Lasers tweeze every which way

March 12/19, 2003

One promising means of powering microscopic machines is light. A stream of photons can affect minuscule objects much like wind turning a windmill.

Researchers from the University of Glasgow in Scotland have found a way to use a pair of laser beams to rotate an object in three dimensions, turning it like a ball rather than a wheel.

The method is a step forward in manipulating microscopic objects because it provides a way to turn an object on any axis -- it is not restricted to the axis of the laser beam. The researchers got around this restriction by using a pair of computer-controlled laser beams to hold, or trap different parts of the same object. The researchers were able to rotate a pair of fused spheres by making the traps revolve around each other.

The fused spheres each measured 5 microns in diameter, which is the size of a red blood cell.

The method could be used to drive miniature machines on labs-on-a-chip within five years, according to the researchers. The work appeared in the February 3, 2003 issue of Applied Physics Letters. -TECHNOLOGY RESEARCH NEWS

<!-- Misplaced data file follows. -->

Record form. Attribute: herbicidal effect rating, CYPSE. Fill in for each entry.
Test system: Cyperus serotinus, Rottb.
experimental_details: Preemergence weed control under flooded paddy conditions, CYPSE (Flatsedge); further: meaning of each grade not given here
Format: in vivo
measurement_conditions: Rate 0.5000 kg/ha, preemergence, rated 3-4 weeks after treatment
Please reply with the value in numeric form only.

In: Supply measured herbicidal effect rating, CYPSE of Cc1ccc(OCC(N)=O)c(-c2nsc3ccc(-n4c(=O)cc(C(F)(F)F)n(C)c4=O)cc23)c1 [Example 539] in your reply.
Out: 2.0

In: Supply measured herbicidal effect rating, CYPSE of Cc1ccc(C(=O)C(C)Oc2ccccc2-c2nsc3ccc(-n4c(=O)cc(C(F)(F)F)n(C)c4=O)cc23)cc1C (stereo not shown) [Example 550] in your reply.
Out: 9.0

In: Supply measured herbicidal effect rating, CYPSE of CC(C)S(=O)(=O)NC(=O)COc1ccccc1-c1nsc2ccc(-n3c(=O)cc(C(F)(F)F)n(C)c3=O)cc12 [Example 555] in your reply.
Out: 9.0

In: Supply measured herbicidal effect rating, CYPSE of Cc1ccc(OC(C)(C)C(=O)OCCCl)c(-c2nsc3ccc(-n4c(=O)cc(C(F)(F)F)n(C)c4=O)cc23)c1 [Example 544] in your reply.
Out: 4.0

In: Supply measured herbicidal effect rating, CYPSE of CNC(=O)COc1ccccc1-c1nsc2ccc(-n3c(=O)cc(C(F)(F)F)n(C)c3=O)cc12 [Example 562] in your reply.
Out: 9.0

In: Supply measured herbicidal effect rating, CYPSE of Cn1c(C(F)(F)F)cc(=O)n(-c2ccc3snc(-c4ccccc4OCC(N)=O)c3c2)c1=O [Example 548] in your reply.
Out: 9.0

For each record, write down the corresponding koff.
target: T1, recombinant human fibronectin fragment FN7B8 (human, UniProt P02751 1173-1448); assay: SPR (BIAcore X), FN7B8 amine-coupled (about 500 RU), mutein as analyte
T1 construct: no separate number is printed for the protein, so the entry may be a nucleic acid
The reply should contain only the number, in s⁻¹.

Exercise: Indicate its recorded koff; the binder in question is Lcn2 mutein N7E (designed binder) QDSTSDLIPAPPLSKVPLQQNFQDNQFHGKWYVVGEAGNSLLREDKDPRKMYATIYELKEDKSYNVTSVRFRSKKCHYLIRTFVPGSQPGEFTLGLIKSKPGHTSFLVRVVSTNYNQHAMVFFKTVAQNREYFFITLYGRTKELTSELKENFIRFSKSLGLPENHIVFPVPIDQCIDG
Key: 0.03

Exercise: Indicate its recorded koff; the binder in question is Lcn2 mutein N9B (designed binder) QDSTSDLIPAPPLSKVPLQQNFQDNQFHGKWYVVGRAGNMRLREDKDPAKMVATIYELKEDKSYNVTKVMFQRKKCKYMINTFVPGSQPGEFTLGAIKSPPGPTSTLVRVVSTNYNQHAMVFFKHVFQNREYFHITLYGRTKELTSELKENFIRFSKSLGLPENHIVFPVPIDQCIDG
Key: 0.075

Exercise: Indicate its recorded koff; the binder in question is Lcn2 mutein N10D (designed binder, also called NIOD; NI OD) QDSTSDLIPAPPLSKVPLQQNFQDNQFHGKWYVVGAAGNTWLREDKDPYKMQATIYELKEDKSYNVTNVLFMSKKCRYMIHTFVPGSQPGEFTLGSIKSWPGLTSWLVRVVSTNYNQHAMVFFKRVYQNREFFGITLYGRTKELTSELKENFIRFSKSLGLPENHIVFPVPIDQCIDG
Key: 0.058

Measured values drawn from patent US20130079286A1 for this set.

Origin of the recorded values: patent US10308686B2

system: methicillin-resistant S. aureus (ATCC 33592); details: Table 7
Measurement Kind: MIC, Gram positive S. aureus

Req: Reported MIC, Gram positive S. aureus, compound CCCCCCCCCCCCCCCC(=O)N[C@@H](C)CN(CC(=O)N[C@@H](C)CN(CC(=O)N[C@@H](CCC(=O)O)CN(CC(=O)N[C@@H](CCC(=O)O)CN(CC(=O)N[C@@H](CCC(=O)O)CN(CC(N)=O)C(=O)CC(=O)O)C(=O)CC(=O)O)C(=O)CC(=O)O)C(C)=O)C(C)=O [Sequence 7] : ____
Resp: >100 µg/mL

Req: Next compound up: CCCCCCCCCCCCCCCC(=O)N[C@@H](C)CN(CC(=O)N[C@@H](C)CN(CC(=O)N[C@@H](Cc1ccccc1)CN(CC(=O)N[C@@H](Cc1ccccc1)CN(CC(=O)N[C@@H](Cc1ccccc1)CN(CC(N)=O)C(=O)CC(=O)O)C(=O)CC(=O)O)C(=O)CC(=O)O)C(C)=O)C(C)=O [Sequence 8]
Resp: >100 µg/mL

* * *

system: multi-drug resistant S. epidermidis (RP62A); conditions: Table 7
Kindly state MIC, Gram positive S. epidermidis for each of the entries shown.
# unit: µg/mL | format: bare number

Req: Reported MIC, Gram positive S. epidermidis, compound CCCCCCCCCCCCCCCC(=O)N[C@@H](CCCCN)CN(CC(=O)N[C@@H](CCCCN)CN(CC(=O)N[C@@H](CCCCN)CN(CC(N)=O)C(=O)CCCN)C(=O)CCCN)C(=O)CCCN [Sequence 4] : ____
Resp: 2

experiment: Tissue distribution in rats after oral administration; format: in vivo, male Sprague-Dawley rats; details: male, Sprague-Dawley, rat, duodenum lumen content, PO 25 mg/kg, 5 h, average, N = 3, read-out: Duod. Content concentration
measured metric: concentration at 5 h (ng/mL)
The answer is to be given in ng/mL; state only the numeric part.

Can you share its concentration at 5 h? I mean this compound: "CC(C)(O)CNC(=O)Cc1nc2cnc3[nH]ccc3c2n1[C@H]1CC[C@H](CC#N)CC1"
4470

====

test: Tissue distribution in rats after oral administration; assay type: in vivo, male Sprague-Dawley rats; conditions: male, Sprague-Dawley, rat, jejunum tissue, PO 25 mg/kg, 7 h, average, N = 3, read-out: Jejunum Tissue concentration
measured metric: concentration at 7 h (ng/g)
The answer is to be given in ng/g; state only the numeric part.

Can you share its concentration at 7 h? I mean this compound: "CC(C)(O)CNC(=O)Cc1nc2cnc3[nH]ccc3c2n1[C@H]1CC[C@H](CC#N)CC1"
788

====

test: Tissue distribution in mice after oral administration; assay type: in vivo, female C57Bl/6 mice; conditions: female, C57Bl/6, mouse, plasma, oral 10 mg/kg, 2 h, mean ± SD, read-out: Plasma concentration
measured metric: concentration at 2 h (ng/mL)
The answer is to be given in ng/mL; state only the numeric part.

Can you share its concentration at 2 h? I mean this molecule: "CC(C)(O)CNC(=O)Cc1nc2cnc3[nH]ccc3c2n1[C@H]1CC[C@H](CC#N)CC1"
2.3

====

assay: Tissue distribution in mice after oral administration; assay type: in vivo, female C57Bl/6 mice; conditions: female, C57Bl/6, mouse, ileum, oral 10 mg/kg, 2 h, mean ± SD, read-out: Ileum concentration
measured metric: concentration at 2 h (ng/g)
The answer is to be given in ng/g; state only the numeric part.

Page One

Quantum chips advance

Cheap solar power on deck

Paper speeds video access

Chip device gets to the point

News briefs:
   Warping yields better light chip
   Supersensitive disk drives on tap
   Lasers tweeze every which way
   RNA forms nanomotor
   Cold logic promises speedy devices
   Net has few degrees of separation

Research Watch blog

View from the High Ground Q&A
How It Works

RSS Feeds:
News  | Blog

Ad links:
Buy an ad link


Ad links: Clear History

Buy an ad link

Home     Archive     Resources    Feeds     Glossary
TRN Finder     Research Dir.    Events Dir.      Researchers     Bookshelf
   Contribute      Under Development     T-shirts etc.     Classifieds

© Copyright Technology Research News, LLC 2000-2010. All rights reserved.